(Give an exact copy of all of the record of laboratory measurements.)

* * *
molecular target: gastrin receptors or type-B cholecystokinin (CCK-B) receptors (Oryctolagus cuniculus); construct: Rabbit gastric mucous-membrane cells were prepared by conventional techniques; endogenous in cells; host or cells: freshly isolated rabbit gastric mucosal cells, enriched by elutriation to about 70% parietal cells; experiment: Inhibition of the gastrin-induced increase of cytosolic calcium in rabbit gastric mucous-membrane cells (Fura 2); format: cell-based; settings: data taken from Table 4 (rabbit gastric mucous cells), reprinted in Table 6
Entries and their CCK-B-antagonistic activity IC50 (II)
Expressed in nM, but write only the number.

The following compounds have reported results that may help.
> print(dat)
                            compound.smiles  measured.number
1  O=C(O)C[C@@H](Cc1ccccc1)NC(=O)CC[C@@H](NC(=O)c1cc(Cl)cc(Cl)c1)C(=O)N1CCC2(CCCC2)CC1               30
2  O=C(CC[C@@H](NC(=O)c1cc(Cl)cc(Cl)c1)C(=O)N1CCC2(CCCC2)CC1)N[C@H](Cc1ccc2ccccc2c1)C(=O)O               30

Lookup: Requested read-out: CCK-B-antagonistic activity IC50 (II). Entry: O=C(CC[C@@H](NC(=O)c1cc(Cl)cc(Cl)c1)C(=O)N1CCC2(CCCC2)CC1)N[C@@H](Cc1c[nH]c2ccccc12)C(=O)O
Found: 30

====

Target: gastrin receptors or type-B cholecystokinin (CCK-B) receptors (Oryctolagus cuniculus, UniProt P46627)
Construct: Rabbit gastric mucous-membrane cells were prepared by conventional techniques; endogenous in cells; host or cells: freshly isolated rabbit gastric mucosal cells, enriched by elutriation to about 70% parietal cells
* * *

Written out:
molecular target: gastrin receptors or type-B cholecystokinin (CCK-B) receptors (Oryctolagus cuniculus); construct: Rabbit gastric mucous-membrane cells were prepared by conventional techniques; endogenous in cells; host or cells: freshly isolated rabbit gastric mucosal cells, enriched by elutriation to about 70% parietal cells; experiment: Inhibition of the gastrin-induced increase of cytosolic calcium in rabbit gastric mucous-membrane cells (Fura 2); format: cell-based; settings: data taken from Table 4 (rabbit gastric mucous cells), reprinted in Table 6
Entries and their CCK-B-antagonistic activity IC50 (II)
Expressed in nM, but write only the number.

The following compounds have reported results that may help.
> print(dat)
                            compound.smiles  measured.number
1  O=C(O)C[C@@H](Cc1ccccc1)NC(=O)CC[C@@H](NC(=O)c1cc(Cl)cc(Cl)c1)C(=O)N1CCC2(CCCC2)CC1               30
2  O=C(CC[C@@H](NC(=O)c1cc(Cl)cc(Cl)c1)C(=O)N1CCC2(CCCC2)CC1)N[C@H](Cc1ccc2ccccc2c1)C(=O)O               30

Lookup: Requested read-out: CCK-B-antagonistic activity IC50 (II). Entry: O=C(CC[C@@H](NC(=O)c1cc(Cl)cc(Cl)c1)C(=O)N1CCC2(CCCC2)CC1)N[C@@H](Cc1c[nH]c2ccccc12)C(=O)O
Found: 30

====

Target: gastrin receptors or type-B cholecystokinin (CCK-B) receptors (Oryctolagus cuniculus, UniProt P46627)
Construct: Rabbit gastric mucous-membrane cells were prepared by conventional techniques; endogenous in cells; host or cells: freshly isolated rabbit gastric mucosal cells, enriched by elutriation to about 70% parietal cells